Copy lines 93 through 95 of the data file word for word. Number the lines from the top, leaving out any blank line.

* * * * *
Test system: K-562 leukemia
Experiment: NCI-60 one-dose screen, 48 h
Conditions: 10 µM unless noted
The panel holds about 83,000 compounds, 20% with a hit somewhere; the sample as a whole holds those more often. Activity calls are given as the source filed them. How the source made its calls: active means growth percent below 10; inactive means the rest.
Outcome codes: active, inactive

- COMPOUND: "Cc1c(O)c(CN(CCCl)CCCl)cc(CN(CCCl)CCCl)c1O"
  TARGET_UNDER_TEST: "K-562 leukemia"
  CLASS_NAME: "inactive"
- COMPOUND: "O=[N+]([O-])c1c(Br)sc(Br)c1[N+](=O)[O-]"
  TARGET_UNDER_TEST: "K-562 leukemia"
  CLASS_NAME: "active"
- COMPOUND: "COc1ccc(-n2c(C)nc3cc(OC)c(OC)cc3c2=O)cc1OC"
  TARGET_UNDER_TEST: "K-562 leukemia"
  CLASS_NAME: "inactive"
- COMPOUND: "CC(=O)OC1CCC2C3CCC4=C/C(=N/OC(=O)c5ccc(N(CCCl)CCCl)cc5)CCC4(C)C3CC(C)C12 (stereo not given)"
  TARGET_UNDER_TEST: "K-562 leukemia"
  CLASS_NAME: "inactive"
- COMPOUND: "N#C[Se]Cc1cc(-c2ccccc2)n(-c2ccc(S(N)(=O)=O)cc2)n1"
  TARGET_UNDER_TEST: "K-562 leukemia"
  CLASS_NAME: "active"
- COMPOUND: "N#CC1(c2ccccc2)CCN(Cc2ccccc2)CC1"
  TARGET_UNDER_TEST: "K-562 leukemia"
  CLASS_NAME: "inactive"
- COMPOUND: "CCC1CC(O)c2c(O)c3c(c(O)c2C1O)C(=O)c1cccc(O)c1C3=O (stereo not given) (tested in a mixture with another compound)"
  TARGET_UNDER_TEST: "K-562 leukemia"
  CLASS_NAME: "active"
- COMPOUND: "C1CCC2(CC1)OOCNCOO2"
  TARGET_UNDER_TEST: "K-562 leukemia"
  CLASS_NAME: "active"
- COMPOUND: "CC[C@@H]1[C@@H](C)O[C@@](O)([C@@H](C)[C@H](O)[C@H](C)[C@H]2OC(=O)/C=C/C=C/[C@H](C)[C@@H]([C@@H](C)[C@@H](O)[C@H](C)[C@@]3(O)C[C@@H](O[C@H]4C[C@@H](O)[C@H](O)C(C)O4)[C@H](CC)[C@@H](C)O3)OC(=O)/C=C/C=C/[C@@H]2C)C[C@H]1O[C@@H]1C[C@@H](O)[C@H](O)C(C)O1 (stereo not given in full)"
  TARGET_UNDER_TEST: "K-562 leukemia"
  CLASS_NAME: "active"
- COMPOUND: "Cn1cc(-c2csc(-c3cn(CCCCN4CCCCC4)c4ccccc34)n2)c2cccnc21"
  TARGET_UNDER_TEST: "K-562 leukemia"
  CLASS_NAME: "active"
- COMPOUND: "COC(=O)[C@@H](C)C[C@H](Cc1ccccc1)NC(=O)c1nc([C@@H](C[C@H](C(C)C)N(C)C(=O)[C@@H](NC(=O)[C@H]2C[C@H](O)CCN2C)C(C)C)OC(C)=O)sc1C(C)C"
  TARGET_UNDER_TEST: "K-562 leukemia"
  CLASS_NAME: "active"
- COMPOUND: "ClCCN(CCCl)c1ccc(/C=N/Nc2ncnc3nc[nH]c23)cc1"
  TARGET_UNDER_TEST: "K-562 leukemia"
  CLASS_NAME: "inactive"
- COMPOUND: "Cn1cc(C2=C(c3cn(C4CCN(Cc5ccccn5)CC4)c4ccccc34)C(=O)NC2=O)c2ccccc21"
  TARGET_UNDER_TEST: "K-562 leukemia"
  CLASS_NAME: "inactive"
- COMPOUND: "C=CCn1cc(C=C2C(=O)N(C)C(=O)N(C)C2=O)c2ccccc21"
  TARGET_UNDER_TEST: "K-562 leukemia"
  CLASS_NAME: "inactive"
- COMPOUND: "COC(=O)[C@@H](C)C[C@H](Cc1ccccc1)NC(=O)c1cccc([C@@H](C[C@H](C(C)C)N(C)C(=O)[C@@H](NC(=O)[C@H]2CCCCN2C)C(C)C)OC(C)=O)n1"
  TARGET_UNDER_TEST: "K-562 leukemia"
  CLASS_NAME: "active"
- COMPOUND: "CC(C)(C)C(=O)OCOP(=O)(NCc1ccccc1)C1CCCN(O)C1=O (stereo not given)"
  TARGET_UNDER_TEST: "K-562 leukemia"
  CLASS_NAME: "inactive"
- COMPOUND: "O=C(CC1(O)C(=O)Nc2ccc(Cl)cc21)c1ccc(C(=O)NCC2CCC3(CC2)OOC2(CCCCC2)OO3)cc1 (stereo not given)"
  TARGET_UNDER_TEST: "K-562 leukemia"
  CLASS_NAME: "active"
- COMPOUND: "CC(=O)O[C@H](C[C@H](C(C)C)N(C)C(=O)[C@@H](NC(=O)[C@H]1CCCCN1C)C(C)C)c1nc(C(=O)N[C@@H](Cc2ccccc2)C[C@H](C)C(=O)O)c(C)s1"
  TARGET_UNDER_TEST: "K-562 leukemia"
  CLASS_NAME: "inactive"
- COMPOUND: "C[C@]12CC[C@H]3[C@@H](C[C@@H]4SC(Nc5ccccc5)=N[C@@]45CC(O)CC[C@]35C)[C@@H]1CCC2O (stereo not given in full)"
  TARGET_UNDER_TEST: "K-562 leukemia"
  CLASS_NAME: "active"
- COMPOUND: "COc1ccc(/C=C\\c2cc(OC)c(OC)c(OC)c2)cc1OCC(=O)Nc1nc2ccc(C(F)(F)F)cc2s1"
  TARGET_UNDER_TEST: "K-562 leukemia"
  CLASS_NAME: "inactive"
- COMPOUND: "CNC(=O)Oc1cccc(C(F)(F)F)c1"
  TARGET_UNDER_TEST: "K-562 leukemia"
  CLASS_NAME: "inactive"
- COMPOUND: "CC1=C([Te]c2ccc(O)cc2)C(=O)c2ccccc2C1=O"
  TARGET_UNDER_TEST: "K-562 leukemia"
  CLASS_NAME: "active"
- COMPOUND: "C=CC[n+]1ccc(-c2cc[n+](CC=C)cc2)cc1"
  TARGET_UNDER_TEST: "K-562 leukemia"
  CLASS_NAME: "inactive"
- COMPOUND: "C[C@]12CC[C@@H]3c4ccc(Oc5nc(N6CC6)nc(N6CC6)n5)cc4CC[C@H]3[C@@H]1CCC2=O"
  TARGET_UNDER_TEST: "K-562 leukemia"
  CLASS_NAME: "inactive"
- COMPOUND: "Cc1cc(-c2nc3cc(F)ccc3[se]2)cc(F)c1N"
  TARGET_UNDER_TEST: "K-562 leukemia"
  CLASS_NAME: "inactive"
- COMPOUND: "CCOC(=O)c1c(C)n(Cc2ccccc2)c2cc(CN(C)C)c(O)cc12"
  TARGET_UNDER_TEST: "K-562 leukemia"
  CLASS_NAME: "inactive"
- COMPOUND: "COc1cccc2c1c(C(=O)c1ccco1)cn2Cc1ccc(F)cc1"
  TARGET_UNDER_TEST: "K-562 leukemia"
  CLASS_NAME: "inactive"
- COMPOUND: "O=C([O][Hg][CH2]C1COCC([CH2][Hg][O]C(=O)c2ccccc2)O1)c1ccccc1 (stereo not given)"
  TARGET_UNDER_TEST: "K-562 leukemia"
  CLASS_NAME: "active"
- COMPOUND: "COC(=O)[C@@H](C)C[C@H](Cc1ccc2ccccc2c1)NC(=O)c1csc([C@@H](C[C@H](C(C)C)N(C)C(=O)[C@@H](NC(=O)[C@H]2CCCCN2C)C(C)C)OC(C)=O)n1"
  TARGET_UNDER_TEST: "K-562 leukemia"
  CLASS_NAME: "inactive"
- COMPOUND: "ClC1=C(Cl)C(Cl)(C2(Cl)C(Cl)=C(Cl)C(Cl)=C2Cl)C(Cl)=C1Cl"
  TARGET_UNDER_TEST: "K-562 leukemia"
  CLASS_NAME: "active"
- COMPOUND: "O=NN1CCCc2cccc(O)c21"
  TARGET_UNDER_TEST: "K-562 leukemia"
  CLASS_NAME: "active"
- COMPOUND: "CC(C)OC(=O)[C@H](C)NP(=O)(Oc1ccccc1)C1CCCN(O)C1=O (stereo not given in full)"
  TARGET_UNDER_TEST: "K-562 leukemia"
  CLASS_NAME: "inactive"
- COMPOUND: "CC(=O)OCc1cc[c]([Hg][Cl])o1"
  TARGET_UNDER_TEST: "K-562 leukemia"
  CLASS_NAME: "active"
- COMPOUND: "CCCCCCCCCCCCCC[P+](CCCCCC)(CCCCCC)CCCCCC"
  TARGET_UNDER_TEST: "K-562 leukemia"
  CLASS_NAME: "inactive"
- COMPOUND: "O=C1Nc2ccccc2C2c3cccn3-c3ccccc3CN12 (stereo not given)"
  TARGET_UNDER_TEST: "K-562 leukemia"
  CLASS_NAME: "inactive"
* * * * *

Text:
- COMPOUND: "ClC1=C(Cl)C(Cl)(C2(Cl)C(Cl)=C(Cl)C(Cl)=C2Cl)C(Cl)=C1Cl"
  TARGET_UNDER_TEST: "K-562 leukemia"
  CLASS_NAME: "active"